Over the years more uses were found for mercury: As a preservative for lumber, an amalgam for precious metals and fillings, and more recently in wide spread electronics applications. Until a few years ago mercury was also used as a preservative in childhood vaccination formula leading to a fierce debate in the medical community over the role mercury may play in the onset of juvenile autism (The latter is particularly confusing for me: Experts I trust from both sides make what sound like solid arguments and each calls the other guy's talking points total nonsense, on the same level as Young Earth Creationism). Today mercury is used in over 3,000 industrial processes. And therein lays the rub.
Mercury compounds are released from various industries into the environment where they accumulate at the base of the food chain and become more concentrated as they move up through it
Most incidents of severe mercury poisoning stem from inhalation and ingestion of mercury methylates. And by far most of those pollutants come from the burning of fossil fuels and incineration of materials containing mercury compounds, producing a double whammy for us human critters.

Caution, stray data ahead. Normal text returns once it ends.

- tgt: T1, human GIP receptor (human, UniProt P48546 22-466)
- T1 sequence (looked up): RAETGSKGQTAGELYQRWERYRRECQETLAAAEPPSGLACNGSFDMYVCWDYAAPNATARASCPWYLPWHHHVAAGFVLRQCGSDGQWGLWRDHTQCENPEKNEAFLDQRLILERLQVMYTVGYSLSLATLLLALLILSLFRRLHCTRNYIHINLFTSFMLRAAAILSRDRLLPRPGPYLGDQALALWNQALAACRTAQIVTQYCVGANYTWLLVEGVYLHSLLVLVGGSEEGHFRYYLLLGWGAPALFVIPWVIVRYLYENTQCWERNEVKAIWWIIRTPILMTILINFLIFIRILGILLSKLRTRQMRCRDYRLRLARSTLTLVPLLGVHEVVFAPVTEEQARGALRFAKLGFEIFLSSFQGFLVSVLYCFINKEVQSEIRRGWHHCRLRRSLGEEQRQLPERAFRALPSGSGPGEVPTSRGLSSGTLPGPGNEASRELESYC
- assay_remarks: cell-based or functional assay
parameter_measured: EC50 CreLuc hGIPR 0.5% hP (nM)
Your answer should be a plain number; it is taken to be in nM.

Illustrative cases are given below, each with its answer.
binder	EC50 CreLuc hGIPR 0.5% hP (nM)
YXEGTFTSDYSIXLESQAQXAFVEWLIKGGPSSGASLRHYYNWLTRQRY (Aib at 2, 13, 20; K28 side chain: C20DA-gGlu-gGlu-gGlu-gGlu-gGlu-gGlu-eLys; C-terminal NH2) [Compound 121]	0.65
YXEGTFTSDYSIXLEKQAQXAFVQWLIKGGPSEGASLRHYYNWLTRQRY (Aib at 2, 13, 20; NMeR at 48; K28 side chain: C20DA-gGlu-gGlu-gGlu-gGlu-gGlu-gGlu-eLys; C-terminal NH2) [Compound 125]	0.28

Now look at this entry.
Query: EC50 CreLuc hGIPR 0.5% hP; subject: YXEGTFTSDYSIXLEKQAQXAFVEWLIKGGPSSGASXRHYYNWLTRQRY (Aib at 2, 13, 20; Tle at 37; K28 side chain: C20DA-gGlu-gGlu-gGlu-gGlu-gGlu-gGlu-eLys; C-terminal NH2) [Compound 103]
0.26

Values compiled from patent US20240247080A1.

Humans at the top of the food chain ingest the products with the highest accumulations of all
Whether released by fossil fuel or the incineration of waste, the airborne emissions eventually settle onto the surface. There they undergo a dangerous concentration process in plant and animal tissue as they progress up through the food chain, and we directly ingest them via air and water adding to the mercury levels gained from other sources. In particular fish is a source of concern. Humans consume few top land predators. Tiger and bear fillet is a rarity on the dinner menu at DarkSyde Manor. But much of the fish we eat are the large predatory critters at the top of the marine or fresh water food chain, such as Salmon. For this reason fish is of particular concern and mercury levels need to be monitored closely in those items. Some people are more prone to mercury poisoning than others. But anyone who consumes or ingest a relatively small quantity will, sooner or later, exhibit the full adverse consequences of the concentrated mercurial toxins including damage to the brain, liver, kidneys, and just about everything else.